- Genocide (moderate to graphic)
- Slavery (minor)
- Murder (moderate)
Sexual Content: There is explicit sexual content in the last half of Heir of Broken Fate. I was a little surprised by it, considering that this is a book geared towards young adults.
Language: There is moderate to explicit swearing in Heir of Broken Fate.
Setting: The beginning chapters of Heir of Broken Fate are set in the kingdom of Aloriah. The rest of the book is set in the Fae Lands, mainly in the Essence Kingdom. There are journies to Air Court, Earth Court, Water Court, Fire Court, the witches’ lands, and the mermaid’s territories.
Representation: There is LGBTQ representation in Heir of Broken Fate. Easton, Delilah’s best friend, is gay.
Tropes: Forced Proximity, Enemies to Lovers, Incapable of Love, High Stakes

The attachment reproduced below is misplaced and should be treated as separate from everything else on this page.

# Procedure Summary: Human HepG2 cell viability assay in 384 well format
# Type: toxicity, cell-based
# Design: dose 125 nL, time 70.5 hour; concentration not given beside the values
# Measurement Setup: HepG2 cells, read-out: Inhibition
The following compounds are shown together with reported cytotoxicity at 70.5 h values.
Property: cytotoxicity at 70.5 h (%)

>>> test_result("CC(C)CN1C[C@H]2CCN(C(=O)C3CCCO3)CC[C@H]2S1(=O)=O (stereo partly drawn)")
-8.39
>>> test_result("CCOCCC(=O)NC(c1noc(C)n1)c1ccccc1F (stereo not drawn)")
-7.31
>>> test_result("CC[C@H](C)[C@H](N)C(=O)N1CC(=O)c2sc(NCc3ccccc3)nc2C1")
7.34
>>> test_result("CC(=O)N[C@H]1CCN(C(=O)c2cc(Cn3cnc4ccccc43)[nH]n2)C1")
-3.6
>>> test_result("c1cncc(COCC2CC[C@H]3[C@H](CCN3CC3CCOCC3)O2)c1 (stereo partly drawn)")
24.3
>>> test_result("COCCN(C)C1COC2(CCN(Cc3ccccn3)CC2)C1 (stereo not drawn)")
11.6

Age Range: Heir of Broken Fate is marketed as a Young Adult book, and it is until the last 20% of the book that graphic sex is showcased. Because of that, I recommend this book to those 21 and older.
Plot Synopsis (as spoiler-free as I can get):
One hundred and fifty years ago, the Fae disappeared. Everything about them was erased from people’s minds, and they became myths. But to Delilah, the Fae represent freedom. Horrendously abused by her father and forced to be compliant with his horrendous acts of violence against his people, Delilah longs to get away. Then, one day, everything changes. Delilah’s mother, abused into lunacy, gives Delilah a necklace that allows Delilah to see the impossible. The Fae are alive. Taking that hope, Delilah barely escapes to the Fae Lands. There, she hopes to find someone to help her stop her father and free her people. But instead, Delilah finds a dying land and people. She also discovers that she is Fae, but she is also more. To free her people and the Fae, she must unravel a 150-year-old mystery: Why the Fae disappeared and who is behind it. But Delilah isn’t alone. She is helped by Knox, the Fae King of Essence, and his friends. But, what they find will shake them to the core. Can Delilah free the Fae and help her people?